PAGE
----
KISSIMMEE, Fla. — Jeff Freeman, a deputy sheriff from Max Meadows, Va., locked up the BASS Federation Nation Championship Saturday with a three-day total of 27 pounds, 11 ounces, outlasting a field of 55 amateurs and earning a coveted berth in the 2008 Bassmaster Classic, Feb. 22-24 on Lake Hartwell out of Greenville, S.C.
"It's nice to see a cop finally win," Freeman, 35, said. "I'm so fired up right now, it's hard to put into words. I love the competition and to be able to go to the Classic is the pinnacle of the sport."
Freeman not only punched his ticket to the Classic through the Mid-Atlantic Division, he won a Triton boat package valued at $50,000 and an invitation to the Bassmaster Elite Series. He wasn't the only law enforcement officer to secure a Classic berth: Mike Baskett, a police officer from Salem, Ore., bested the Western Division with 20 pounds, 12 ounces, earning one of six Classic berths awarded.
The other four division winners and Classic qualifiers were Jamie Laiche of Gonzales, La., with 24 pounds, 10 ounces (Central); Chris Loftus of Bloomfield, N.Y., with 23 pounds, 8 ounces (Eastern); South Africa's Richard Watson with 17 pounds, 3 ounces (Southern); and Brent Haimes of Mazeppa, Minn., with 19 pounds, 1 ounce (Northern).
Fishing near the first lock from the launch area on expansive Lake Tohopekaliga, Freeman drop-shotted a Roboworm into precise spots. He rotated through the area, allowing each to replenish while hitting the others.
He said he found his winning spot by accident: While he was waiting to lock through during the official practice period, he had some time to kill, so he started fishing the area. He caught a few bass and decided to leave the area alone until competition time. He said 13 of his 15 weighed-in fish were plucked from the honey hole.
The BASS win was Freeman's second. His first was in June as a co-angler at a Bassmaster Elite Series event on Smith Mountain Lake in Moneta, Va., where he once used his police privileges to put a scare into Elite pro Kelly Jordon.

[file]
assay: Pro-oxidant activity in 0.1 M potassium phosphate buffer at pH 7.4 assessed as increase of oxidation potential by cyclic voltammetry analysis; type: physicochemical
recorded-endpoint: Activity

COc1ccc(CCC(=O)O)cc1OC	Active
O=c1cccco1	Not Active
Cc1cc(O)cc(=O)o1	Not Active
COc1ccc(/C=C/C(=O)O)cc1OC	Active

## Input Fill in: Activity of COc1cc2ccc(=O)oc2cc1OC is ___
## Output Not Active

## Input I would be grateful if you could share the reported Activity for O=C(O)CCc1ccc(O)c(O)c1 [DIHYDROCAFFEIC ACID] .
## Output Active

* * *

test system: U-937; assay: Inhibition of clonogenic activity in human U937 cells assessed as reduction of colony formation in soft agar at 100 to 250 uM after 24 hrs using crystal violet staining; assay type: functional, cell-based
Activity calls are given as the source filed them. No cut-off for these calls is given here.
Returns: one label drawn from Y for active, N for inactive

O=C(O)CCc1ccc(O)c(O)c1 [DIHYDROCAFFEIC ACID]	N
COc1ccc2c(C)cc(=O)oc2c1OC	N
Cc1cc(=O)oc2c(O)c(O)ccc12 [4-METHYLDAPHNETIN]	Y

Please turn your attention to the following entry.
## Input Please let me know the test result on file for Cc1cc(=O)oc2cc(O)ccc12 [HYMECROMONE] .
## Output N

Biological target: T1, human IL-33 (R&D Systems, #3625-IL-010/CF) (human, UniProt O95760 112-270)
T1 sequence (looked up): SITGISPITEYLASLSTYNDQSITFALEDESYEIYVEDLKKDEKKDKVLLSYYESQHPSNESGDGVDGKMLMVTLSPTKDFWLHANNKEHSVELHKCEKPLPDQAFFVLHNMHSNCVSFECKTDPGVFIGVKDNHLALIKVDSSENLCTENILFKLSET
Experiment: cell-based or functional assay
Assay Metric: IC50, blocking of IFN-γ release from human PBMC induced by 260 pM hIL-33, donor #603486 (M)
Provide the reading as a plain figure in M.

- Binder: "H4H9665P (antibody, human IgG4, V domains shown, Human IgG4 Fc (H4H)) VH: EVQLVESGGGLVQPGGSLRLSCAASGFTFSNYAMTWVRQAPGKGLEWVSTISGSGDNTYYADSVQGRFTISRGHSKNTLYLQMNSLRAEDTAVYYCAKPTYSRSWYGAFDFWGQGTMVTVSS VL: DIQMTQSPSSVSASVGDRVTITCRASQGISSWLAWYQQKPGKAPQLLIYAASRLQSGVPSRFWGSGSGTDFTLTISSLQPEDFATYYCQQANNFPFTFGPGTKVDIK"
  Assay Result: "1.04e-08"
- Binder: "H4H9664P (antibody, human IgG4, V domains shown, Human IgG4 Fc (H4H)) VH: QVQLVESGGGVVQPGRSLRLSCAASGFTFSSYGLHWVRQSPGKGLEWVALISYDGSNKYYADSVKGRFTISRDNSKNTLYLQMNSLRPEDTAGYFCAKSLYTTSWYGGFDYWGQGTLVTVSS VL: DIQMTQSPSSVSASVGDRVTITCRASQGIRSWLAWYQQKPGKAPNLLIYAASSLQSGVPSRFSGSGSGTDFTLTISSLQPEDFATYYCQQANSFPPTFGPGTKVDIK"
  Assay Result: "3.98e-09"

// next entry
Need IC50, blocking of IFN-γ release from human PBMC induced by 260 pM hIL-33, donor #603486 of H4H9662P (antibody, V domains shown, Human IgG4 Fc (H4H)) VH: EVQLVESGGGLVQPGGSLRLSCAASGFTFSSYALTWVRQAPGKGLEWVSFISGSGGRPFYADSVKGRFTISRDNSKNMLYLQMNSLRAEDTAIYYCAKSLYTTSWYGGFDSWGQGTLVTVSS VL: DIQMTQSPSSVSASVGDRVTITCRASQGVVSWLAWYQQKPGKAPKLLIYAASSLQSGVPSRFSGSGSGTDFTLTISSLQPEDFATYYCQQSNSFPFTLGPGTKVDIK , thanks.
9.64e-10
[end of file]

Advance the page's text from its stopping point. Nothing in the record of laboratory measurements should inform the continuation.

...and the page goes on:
"I pulled over Kelly in Virginia a few years ago," Freeman said. "He asked what he did wrong. I told him he did nothing wrong. I just wanted an autograph."
Freeman, a longtime fan of professional bass fishing, is excited he will be able to view himself when coverage airs of the premier amateur championship on The Bassmasters on ESPN2 Saturday, Feb. 16, at 9 a.m. ET.
Finishing behind Freeman in the overall competition was Laiche. It was a banner year for the 31-year-old pro in Federation Nation competition. He was a member of the winning six-angler team in the BASS Club World Championship in October, earning a Triton boat package valued at $50,000.
Despite missing out on the victory and a boat in Kissimmee, Laiche effectively fished a Lucky Craft crankbait, catching a 4-6 brute with 10 minutes left to go in his final competition day.
"Everyone who fishes for bass competitively dreams of going to the Bassmaster Classic," said Laiche. "Now I'm going. It's just unbelievable."
Before the Federation Nation champs were crowned, the Bassmaster CastingKids Semifinals were staged in Kissimmee. Six anglers from two age divisions moved on to the CastingKids Finals, which will take place in February at the Bassmaster Classic in Greenville, S.C.
Competitors in the CastingKids program focus on three basic casting techniques: pitching, flipping and casting a hookless lure at a bull's-eye target. Scoring is based on a points system and anglers compete against others in each age group.
In the 7 to 10 age group, the finalists were Conner Choate of Swisher, Iowa, with 130 points; Christopher Guest of Shelby, N.C., with 140 points; Sierra Voisin of Teeswater, Ontario, Canada, with 150 points; Austin Scrivani of Layton, N.J., with 130 points; Jacob Lescenski of Las Vegas, Nev., with 130 points; and Isaiah "Zay" Ridgle of Brownsboro, Texas, with 130 points.
In the 11 to 14 age group, the finalists were Payton Monson of Parkston, S.D., with 140 points; Jared Raymer of Brandenburg, Ky., with 140 points; Shauni Voisin of Teeswater, Ontario, Canada, with 130 points; Austin Neary of Crofton, Md., with 140 points; Jacob Wall of Jacksonville, Ore., with 130 points; and Shea Baumgartner of North Platte, Neb., with 140 points
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